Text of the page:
Australian Gothic represents a mode, a stance and an atmosphere, after the fashion of American Film Noir, with the appellation suggesting the inclusion of horrific and fantastic materials comparable to those of Gothic literature. The perversity of rural townships and their residents forms the basis of Gothic texts which in other respects reflect debts to generic entertainment, social polemics, fantasy and allegory. Peter Weir's first feature production The Cars That Ate Paris portrays the Outback town as the seat of deranged authority. The considerable commercial success of Mad Max (1979) and Mad Max 2 (1981) both at home and abroad is attributable to the strong generic basis for their narratives, characterisation and iconography. Max's heroic tasks grow in stature and destructiveness as the cycle progresses. In the cases of Walkabout and Shame, a significant part of the horror resides in the defamiliarisation of natural and human landscapes away from urbanisation.
Graeme Turner's judgement of the place and significance of the period films produced during the revival re-emphasises several key issues already acknowledged in relation to the Ocker comedies and the Australian Gothic. The film credited with inspiring the cycle of period films, and with endowing the new Australian cinema with an aesthetic maturity belying its age, was Picnic at Hanging Rock. Picnic's basis in the Gothic and its extension of its director's interest in alienating subjective experience underline the film's adoption of a period setting in order to offer a critique of authority within a fantasy-horror format. Fred Schepisi's films which use the period setting focus on male experience of intolerance and oppression, and refuse to temper their criticism of prevailing attitudes through simplification of issues or prettification of mise-en-scene. Sirens achieves a belated revival of the period film cycle, while developing the themes of its writer-director.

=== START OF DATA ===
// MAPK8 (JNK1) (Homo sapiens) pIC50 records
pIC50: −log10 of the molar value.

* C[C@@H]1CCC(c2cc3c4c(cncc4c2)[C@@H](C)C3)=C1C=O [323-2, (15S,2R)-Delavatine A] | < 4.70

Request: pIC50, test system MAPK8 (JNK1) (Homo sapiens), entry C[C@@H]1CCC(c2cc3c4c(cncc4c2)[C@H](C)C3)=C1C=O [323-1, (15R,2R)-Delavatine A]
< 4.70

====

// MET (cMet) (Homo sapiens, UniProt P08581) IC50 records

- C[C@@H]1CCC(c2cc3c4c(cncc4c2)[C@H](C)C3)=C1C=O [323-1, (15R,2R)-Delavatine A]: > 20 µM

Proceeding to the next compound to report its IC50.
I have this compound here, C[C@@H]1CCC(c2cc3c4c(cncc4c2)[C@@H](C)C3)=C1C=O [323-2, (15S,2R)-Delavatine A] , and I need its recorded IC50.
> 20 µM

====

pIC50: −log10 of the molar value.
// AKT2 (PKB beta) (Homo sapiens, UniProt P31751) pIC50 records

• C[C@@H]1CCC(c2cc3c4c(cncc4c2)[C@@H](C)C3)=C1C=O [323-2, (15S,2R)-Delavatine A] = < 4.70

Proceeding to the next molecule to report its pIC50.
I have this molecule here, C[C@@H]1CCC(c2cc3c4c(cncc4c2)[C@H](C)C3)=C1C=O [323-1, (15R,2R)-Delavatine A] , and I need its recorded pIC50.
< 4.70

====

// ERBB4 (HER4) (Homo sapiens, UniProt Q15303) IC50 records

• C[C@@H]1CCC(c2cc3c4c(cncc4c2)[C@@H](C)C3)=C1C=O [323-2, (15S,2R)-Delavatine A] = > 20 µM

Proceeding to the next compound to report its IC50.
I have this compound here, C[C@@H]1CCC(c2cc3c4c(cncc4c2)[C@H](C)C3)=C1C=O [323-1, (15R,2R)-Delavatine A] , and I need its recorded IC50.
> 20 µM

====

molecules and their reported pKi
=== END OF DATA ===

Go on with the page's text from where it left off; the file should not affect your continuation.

The male ensemble film, in its first phase up to Breaker Morant, is strongly influenced by the posture of the ocker; blunt, loud, hedonistic and conservative in the populist manner. The first revival film to foreground the male milieu and masculine ethics was Sunday Too Far Away. The absence of female characters in Sunday Too Far Away highlights the exclusivity of the male group and professional affiliations. The Club's depiction of sporting and business rivalries within a football club offers a further example of a male-dominated milieu within Australian society. The inevitability of fate in Gallipoli is comparable with the inexorable socio-political forces exerting their influence over the characters of Between Wars. Portrayals of male mates in later Australian film have outstripped the ambiguities, recessiveness or conservatism characterising the earlier cycle of male-centred dramas.